corustey THETRIBUNE MARCH 30
Bacchus lovers have reason to say cheers
Liquor vends to stay as HC junks petition
Tribune News Service
Chandigarh, March 29
Bacchus lovers in the city have a reason to say cheers! The ban on liquor vends on all national and state highways across the country will not drive the drinking holes away in Chandigarh. For, the Punjab and Haryana High today dismissed a petition against change in “nomenclature of certain roads” from state highways to “major district roads”.
The change in classification paves the way for vends to function as the ban on their existence is on state highways and not “major district roads”. Taking up the petition filed by NGO ArriveSafe Society, the Bench of Justice Rajesh Bindal and Justice Harinder Singh Sidhu asserted that the counsel for the petitioner had not been able to refer to any statute under which certain roads were notified by the Administration as state highways.
The Bench also took note of the Administration’s claim that the responsibility for maintenance and development of certain roads was shifted to the UT after classifying them as state highways as the funds were received for the purpose from the Central Road Fund created by levy of additional duty on petrol.
“At that time, keeping in view the larger public interest and availability of more funds for maintenance of roads, certain internal roads, in addition to the National Highway-21 passing through the city, were declared state highways…
“The counsel for the petitioner has not cited any law which has been violated while issuing the impugned notification dated March 16, redefining the nomenclature of various roads in the city.”
Referring to the issue of drunken driving, the Bench asserted that the Administration had specifically claimed in its reply that it was regularly checked in the city by setting up regular check-posts, especially late in the evening.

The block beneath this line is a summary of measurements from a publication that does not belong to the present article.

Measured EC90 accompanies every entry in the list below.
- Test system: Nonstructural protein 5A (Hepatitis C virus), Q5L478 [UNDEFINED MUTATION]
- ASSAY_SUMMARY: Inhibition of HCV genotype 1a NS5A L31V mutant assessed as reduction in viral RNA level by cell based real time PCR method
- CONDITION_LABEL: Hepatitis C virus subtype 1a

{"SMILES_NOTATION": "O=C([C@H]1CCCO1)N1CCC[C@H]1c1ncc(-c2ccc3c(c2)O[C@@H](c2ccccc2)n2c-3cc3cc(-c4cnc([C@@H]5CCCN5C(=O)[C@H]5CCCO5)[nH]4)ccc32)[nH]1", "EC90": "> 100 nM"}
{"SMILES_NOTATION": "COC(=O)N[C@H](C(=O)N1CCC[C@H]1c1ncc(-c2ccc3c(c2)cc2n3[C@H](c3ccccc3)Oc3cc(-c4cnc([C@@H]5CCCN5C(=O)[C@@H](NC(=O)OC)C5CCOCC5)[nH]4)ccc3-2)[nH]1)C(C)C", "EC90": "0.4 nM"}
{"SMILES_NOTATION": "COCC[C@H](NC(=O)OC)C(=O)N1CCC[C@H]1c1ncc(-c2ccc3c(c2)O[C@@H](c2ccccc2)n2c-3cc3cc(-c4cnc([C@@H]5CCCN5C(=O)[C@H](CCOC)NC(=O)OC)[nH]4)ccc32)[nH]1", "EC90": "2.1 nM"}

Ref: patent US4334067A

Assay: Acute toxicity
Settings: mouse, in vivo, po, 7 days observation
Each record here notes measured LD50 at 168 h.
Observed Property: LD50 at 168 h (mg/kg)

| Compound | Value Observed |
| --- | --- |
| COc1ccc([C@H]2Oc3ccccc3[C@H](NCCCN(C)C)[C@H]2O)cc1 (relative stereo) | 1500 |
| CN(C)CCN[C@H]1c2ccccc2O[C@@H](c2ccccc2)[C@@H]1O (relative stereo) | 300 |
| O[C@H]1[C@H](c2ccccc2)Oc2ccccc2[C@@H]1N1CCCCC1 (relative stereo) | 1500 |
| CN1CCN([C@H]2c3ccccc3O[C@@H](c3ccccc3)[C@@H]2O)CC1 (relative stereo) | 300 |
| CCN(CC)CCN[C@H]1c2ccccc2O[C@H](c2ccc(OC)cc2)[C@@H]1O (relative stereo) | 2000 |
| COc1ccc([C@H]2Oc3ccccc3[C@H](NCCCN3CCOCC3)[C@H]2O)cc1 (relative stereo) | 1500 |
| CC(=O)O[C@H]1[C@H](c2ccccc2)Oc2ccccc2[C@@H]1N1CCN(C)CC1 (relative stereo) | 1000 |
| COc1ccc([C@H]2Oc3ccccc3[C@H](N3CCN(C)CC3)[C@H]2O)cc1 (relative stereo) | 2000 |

The teams were equipped with breath analysers. Besides, CCTV cameras, too, had been installed at busy junctions. As a result of strict enforcement of traffic rules and checking, the Administration was able to prevent several accidents in the city.
The Bench added that the roads had been renamed after a committee was constituted. There was no change in the nomenclature of the National Highway-21 passing through the city. Madhya Marg, connecting Panchkula in Haryana and Mullanpur in Punjab, too, had been left untouched as a state highway. “It has not been redefined as major district road as it interconnects two states and passes through the city. For the reasons mentioned, we do not find any merit in the present petition. The same is accordingly dismissed.”
ArriveSafe, through its president Harman Singh Siddu, had earlier stated that the Chandigarh Administration, vide an earlier notification dated October 21, 2005, converted all V1, V2 and V3 roads into state highways.
However, to scuttle the judgment passed by the Supreme Court which said no shop for sale of liquor shall be situated within a distance of 500 metres from the outer edge of a national or state highway or a service lane along the highway, the Administration had come up with the innovative idea